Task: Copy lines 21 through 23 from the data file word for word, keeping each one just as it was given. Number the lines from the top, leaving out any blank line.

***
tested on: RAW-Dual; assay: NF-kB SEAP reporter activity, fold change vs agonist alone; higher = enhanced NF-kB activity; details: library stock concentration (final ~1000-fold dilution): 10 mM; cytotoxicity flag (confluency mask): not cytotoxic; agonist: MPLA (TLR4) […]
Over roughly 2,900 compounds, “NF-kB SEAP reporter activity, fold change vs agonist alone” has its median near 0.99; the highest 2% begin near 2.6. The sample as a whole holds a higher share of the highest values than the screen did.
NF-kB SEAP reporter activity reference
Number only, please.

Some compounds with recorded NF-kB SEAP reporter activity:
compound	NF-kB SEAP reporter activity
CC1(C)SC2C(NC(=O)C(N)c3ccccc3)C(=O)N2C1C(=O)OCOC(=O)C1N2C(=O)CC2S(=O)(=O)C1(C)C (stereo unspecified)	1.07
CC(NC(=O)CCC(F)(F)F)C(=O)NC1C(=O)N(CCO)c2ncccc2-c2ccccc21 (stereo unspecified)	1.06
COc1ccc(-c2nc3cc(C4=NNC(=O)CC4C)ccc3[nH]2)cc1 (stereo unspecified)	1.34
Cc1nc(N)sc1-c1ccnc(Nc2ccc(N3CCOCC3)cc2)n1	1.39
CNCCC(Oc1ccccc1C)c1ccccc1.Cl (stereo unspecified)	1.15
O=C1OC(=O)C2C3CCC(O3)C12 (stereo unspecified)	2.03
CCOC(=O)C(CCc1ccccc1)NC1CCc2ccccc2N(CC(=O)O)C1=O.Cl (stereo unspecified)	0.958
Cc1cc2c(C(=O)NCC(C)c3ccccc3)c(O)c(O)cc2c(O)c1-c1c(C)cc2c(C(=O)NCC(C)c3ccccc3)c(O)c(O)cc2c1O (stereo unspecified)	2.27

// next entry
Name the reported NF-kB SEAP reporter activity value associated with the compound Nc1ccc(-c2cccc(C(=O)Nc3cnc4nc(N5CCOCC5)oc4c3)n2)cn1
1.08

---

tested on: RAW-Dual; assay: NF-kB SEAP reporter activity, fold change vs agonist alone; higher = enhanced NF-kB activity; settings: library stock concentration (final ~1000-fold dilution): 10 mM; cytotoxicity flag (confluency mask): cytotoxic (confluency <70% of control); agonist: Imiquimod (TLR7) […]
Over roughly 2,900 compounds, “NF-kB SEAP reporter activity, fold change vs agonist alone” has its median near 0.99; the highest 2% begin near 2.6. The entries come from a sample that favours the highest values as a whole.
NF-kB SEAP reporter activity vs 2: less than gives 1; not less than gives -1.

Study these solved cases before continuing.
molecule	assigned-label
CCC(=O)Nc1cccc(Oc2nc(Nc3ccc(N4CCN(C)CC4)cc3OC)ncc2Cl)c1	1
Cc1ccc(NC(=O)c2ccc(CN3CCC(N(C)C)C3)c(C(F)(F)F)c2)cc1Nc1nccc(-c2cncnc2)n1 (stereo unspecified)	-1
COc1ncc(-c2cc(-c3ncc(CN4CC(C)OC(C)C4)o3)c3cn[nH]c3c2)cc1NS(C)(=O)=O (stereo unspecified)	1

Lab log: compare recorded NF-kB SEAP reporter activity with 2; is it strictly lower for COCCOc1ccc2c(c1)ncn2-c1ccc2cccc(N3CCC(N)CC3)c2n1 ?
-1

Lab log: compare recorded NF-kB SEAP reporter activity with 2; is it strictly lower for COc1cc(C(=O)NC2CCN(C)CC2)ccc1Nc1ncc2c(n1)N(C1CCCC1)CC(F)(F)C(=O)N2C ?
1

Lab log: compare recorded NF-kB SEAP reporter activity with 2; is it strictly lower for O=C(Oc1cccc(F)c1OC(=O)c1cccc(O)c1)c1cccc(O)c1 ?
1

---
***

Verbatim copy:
NF-kB SEAP reporter activity vs 2: less than gives 1; not less than gives -1.

Study these solved cases before continuing.
molecule	assigned-label